|meet author donald gallinger|
Donald Gallinger’s voice is unique in today’s fiction. He loves telling deliciously complex stories in the relentlessly spare yet lyrical prose that has become his trademark. His fascinating characters are bigger than life, yet they ring so true you’d swear you know them from somewhere. Combining keen wit and a rare subtlety of insight into the human heart, Donald Gallinger’s writing is bold, profound, beautiful—and hugely entertaining.
Born and raised in Norwich, Connecticut, Don grew up hearing first-hand stories of WWII partisan fighters from friends of his parents. These stories, absorbed during childhood, probably inspired a more scholarly interest in the politics of resistance later captured in his fiction. The question “Why didn’t more victims fight back?” or, more pointedly, “What happened to the people who did fight back?” became one of the thematic building blocks of The Master Planets.
His love of Rock & Roll came from a different place: way down inside. Like most people of his generation, Don watched the first live American television appearance of The Beatles on The Ed Sullivan Show. At age ten, he knew instinctively that, in the span of a single hour-long television program, the world had undergone a sea-change in attitude towards youth and creativity. From that moment on, he listened rapturously to every new song on the radio, every new innovation in popular music. He recognized in rock n’ roll, in all its permutations, a music that resonated with the feelings he had about himself and world around him. His first completed novel, Ain’t No Sin to Rock and Roll, was optioned for film by Miles Chapin. His second, Tina’s ’68 Mustang, is under revision. The Master Planets is Don’s third completed novel.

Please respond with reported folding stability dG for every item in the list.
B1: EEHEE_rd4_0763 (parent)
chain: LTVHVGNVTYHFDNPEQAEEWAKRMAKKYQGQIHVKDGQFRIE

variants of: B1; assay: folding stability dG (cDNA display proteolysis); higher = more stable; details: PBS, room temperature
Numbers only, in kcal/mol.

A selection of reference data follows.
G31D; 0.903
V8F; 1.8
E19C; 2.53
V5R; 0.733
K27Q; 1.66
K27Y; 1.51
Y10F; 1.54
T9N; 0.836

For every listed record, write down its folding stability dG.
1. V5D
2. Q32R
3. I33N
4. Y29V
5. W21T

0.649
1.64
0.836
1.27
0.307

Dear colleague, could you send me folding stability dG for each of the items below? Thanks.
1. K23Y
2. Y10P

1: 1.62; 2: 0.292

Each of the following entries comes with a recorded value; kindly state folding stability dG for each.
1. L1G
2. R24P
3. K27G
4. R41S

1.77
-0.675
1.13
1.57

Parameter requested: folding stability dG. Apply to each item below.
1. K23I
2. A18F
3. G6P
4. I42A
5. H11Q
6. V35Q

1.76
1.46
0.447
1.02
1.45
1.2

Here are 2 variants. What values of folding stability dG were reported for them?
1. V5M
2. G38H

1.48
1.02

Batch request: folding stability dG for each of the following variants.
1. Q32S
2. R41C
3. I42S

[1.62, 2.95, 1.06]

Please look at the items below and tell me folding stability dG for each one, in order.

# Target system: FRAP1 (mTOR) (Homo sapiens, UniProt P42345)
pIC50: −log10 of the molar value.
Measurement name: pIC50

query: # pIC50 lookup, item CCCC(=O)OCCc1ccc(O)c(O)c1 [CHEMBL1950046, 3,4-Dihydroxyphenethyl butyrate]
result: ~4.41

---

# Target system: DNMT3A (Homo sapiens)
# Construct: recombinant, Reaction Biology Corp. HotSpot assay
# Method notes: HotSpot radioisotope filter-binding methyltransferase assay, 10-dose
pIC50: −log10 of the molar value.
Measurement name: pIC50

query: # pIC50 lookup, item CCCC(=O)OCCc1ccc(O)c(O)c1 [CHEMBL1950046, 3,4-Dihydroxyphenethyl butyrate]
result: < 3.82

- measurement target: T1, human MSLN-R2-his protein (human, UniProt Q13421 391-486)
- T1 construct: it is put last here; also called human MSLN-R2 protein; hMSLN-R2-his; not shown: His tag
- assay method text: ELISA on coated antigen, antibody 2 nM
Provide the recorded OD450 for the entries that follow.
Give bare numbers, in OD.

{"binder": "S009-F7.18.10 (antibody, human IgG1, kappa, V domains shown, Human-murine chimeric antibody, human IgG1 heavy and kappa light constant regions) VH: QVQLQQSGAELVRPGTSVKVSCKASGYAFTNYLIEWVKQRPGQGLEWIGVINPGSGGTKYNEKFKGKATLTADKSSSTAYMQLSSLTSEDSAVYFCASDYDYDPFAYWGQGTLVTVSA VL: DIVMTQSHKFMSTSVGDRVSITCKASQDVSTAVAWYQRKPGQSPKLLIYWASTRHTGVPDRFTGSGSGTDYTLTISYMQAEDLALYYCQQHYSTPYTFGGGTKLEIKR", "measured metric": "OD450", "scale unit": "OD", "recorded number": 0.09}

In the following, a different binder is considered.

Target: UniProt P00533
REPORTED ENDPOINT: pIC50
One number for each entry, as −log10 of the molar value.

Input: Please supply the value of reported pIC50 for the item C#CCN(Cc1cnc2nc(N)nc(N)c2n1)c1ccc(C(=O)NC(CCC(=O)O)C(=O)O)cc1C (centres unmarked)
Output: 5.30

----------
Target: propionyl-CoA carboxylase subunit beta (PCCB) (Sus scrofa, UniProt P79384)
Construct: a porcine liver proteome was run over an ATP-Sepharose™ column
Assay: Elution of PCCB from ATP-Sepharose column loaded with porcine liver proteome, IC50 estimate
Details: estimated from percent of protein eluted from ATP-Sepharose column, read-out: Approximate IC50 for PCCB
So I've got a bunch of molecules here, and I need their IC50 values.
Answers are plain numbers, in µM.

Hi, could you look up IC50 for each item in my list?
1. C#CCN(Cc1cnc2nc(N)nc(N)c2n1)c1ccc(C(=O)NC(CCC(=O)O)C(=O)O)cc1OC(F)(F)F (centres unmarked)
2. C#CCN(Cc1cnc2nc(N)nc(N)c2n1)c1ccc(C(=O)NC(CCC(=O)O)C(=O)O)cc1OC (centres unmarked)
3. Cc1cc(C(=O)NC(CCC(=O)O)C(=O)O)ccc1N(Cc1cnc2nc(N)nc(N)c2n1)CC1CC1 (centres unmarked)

Don received his BA (English) from Connecticut College, his MA (English) from Rowan University, and his Doctorate (Education) from Rutgers University. For 23 years he has taught high school English in Southern New Jersey. Known to his students as “Doc G,” Don has distributed thousands of bathroom passes in his time, and has arbitrated numerous battles over vocabulary, grammar, and rhetoric in the uphill struggle of teaching “Confrontational Language Arts” to New Jersey adolescents. Don’s the recipient of numerous awards from the National Endowment for the Humanities, the Dodge Foundation, and the Johnson & Johnson Foundation (which funded his study of source materials at the U.S. Holocaust Museum). He lives in New Jersey, with his wife, author Doni Tamblyn. Currently he is working on his next novel, Stupid School, and a collection of short stories.
an interview with donald gallinger
Q The scenes about Peter’s rock star experiences—concerts, groupies and hangers-on, recording deals and record company malfeasance, the promotional machinery—all sound extremely authentic. Were you ever a part of the rock scene yourself?
DON: No. Aside from playing rhythm guitar in a few dispirited high school rock n’ roll bands, my experiences with rock n’ roll have been confined to listening and reading about the scene. However, I have had friends who knew various seminal rock figures, and who traveled with them on tour. These stories later provided me with the inspiration to construct an “atmosphere” appropriate to the Master Planets’ world.
Q It’s been said that The Master Planets is a deeply meaningful story written like a pulp fiction. Why did you choose this literary style to tell this story?
DON: I happen to believe that some of the best fiction being written today is by detective novelists. I also believe that subject matter demands a proper style in which to tell its story. The Master Planets is primarily action-based. It is important for the reader to seek his own meanings through the story rather than have those meanings delineated for him by the author.